under the burden
of dissatisfaction

the weight,
the weight we carry
is love.

Who can deny?
In dreams
it touches
the body,
in thought
a miracle,
in imagination
till born
in human—

looks out of the heart
burning with purity-
for the burden of life
is love,
but we carry the weight
and so must rest
in the arms of love
at last,
must rest in the arms
of love.

No rest
without love,
no sleep
without dreams
of love—
be mad or chill
obsessed with angels
or machines,
the final wish
is love
—cannot be bitter,
cannot deny,
cannot withhold
if denied:

the weight is too heavy

—must give
for no return
as thought
is given
in solitude
in all the excellence
of its excess.

The warm bodies
shine together
in the darkness,
the hand moves
to the center
of the flesh,
the skin trembles
in happiness
and the soul comes
joyful to the eye—

yes, yes,
that's what
I wanted,
I always wanted,
I always wanted,
to return
to the body
where I was born.

Wednesday, December 14, 2005

The Weight of Hate

I couldn't help wondering this morning, while angrily turning off the radio so I didn't have to listen the Idiot in the White House try to justify his illegal and immoral war, how it must feel to KNOW that millions of people loathe you.

Most of us go through life knowing that we are loved by friends and family, suspecting that we are disliked by a few misguided souls, and acknowledging that we are otherwise anonymous and unremarked upon by the vast majority of humanity. Bush, on the other hand, wakes every morning and must know - even though he might try to ignore it - that he is hated and actively wished ill by people all over the world.

How could a normal, emotionally healthy, non-evil person even get out of bed in the morning with that kind of spiritual burden?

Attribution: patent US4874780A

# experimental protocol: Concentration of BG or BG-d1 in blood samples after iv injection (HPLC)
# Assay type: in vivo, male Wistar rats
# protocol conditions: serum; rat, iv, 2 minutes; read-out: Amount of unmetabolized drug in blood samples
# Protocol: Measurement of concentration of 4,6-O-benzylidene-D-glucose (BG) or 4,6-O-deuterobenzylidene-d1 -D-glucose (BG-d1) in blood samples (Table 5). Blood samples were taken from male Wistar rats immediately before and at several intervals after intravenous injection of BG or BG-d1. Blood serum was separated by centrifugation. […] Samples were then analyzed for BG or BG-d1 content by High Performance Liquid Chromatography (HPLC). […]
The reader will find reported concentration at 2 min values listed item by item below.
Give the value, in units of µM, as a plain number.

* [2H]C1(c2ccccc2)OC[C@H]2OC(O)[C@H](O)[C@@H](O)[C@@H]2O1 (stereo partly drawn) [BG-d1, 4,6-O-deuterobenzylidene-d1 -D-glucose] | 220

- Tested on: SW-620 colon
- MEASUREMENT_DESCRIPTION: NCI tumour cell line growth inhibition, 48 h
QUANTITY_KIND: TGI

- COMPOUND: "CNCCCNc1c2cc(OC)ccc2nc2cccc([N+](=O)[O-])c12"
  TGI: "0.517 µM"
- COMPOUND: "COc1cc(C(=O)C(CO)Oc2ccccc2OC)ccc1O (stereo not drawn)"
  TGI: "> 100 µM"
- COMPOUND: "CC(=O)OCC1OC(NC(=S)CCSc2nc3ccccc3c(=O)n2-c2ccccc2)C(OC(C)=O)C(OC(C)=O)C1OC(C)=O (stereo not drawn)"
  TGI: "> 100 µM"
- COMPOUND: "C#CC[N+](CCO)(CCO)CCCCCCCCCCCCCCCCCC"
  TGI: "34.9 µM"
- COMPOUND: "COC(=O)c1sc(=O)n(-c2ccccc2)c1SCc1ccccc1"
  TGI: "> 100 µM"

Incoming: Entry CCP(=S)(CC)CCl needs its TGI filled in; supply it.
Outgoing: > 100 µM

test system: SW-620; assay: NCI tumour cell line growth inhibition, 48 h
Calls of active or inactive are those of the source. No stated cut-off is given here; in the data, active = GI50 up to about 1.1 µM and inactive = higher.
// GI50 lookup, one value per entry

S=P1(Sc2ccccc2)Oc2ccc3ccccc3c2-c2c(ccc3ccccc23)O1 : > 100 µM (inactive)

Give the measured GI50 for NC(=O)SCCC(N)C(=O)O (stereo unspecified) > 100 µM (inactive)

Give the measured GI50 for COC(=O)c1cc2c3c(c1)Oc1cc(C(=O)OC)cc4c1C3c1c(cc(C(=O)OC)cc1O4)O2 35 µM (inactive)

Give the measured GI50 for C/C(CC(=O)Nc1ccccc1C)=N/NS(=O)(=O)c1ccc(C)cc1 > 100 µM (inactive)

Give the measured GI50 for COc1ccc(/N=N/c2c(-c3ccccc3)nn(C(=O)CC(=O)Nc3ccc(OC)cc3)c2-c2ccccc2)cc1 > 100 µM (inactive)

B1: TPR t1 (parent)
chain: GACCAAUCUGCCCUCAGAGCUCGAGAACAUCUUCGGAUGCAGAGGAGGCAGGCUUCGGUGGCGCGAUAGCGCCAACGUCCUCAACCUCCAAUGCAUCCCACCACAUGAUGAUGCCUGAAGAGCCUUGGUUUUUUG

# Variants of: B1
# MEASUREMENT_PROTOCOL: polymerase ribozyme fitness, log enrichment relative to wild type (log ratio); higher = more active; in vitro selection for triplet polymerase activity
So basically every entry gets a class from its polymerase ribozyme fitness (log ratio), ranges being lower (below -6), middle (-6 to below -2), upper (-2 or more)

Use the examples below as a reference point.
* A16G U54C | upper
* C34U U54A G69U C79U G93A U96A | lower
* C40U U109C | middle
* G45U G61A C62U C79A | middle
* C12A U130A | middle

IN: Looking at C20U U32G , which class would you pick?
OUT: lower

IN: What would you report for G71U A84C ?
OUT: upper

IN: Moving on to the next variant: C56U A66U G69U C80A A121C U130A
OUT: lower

Friday, December 09, 2005

OH! The cuteness!

Otter Pup
Originally uploaded by monagrrl.
I love otters.

Like Hermione, if I could summon my patronus, it would certainly be an otter. Like Seregil, if I could transform into a creature that reveals my true inner self, it would be an otter. If I lived in Lyra's universe and had a daemon, it would be... well, you get the picture.

Sea... river... doesn't matter. I think they're the some of the coolest little animals on the planet.

So I just had to share this heart-meltingly sweet photo of the otter pup just born to Lootas at the Seattle Aquarium. I think it's time for a trip down there to check the little guy out in person.

Wednesday, December 07, 2005

I Resemble That Remark

Ah, it all falls into place. I'm clearly afflicted with N.A.D.D. - Nerd Attention Deficiency Disorder.

To wit: right now I have two browser windows open with 9 tabs between them (in which I'm monitoring e-mail, news, and two online communities), I'm IM'ing with 4 people, and listening to a podcast of They Might Be Giants playing at KEXP... and this is just on one computer. On my second computer, I'm on IRC with a co-worker, responding to e-mail, editing web pages, and reading a couple of articles.

And, as evidenced by the fact that you're reading this... I'm blogging about it.

Whew. That article, plus the one I talk about here sum up, to a T, how I live and work.

Monday, December 05, 2005


After the Nutcracker
Originally uploaded by monagrrl.